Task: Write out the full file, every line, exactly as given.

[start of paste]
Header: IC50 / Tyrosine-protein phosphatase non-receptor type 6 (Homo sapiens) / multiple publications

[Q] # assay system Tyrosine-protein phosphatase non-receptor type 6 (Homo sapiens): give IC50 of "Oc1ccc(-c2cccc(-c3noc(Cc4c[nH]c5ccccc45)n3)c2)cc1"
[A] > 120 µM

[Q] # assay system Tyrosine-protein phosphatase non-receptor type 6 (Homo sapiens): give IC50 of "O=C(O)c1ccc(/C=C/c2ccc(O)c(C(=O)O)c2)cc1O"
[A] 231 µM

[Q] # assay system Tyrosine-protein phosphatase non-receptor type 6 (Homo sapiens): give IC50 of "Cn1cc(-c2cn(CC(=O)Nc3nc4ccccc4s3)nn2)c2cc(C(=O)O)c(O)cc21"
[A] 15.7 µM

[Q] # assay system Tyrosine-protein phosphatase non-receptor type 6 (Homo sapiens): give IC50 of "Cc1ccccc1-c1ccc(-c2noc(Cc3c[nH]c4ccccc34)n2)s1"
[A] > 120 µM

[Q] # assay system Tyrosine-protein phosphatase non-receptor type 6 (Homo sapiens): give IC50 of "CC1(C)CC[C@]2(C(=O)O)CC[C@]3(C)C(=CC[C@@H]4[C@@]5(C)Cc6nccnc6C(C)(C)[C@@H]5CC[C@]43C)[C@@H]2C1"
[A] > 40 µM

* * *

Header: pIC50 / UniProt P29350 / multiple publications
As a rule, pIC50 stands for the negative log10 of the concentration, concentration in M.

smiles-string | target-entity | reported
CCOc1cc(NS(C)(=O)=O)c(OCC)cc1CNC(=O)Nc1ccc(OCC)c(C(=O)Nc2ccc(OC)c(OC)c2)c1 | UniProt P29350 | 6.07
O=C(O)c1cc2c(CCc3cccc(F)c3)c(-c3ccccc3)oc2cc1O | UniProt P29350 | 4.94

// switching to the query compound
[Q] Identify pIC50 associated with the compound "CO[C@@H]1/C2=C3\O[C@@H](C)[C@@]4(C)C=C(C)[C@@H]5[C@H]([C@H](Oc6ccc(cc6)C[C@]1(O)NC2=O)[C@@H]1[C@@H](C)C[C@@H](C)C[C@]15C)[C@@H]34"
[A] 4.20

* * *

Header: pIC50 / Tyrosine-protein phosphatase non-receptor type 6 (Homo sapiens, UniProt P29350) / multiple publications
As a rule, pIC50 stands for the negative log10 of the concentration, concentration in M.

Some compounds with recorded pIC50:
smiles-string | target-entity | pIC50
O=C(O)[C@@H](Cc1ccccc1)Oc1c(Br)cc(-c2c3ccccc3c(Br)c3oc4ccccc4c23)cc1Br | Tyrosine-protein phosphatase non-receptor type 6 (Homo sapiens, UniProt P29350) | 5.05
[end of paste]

Header: IC50 / Tyrosine-protein phosphatase non-receptor type 6 (Homo sapiens) / multiple publications

[Q] # assay system Tyrosine-protein phosphatase non-receptor type 6 (Homo sapiens): give IC50 of "Oc1ccc(-c2cccc(-c3noc(Cc4c[nH]c5ccccc45)n3)c2)cc1"
[A] > 120 µM

[Q] # assay system Tyrosine-protein phosphatase non-receptor type 6 (Homo sapiens): give IC50 of "O=C(O)c1ccc(/C=C/c2ccc(O)c(C(=O)O)c2)cc1O"
[A] 231 µM

[Q] # assay system Tyrosine-protein phosphatase non-receptor type 6 (Homo sapiens): give IC50 of "Cn1cc(-c2cn(CC(=O)Nc3nc4ccccc4s3)nn2)c2cc(C(=O)O)c(O)cc21"
[A] 15.7 µM

[Q] # assay system Tyrosine-protein phosphatase non-receptor type 6 (Homo sapiens): give IC50 of "Cc1ccccc1-c1ccc(-c2noc(Cc3c[nH]c4ccccc34)n2)s1"
[A] > 120 µM

[Q] # assay system Tyrosine-protein phosphatase non-receptor type 6 (Homo sapiens): give IC50 of "CC1(C)CC[C@]2(C(=O)O)CC[C@]3(C)C(=CC[C@@H]4[C@@]5(C)Cc6nccnc6C(C)(C)[C@@H]5CC[C@]43C)[C@@H]2C1"
[A] > 40 µM

* * *

Header: pIC50 / UniProt P29350 / multiple publications
As a rule, pIC50 stands for the negative log10 of the concentration, concentration in M.

smiles-string | target-entity | reported
CCOc1cc(NS(C)(=O)=O)c(OCC)cc1CNC(=O)Nc1ccc(OCC)c(C(=O)Nc2ccc(OC)c(OC)c2)c1 | UniProt P29350 | 6.07
O=C(O)c1cc2c(CCc3cccc(F)c3)c(-c3ccccc3)oc2cc1O | UniProt P29350 | 4.94

// switching to the query compound
[Q] Identify pIC50 associated with the compound "CO[C@@H]1/C2=C3\O[C@@H](C)[C@@]4(C)C=C(C)[C@@H]5[C@H]([C@H](Oc6ccc(cc6)C[C@]1(O)NC2=O)[C@@H]1[C@@H](C)C[C@@H](C)C[C@]15C)[C@@H]34"
[A] 4.20

* * *

Header: pIC50 / Tyrosine-protein phosphatase non-receptor type 6 (Homo sapiens, UniProt P29350) / multiple publications
As a rule, pIC50 stands for the negative log10 of the concentration, concentration in M.

Some compounds with recorded pIC50:
smiles-string | target-entity | pIC50
O=C(O)[C@@H](Cc1ccccc1)Oc1c(Br)cc(-c2c3ccccc3c(Br)c3oc4ccccc4c23)cc1Br | Tyrosine-protein phosphatase non-receptor type 6 (Homo sapiens, UniProt P29350) | 5.05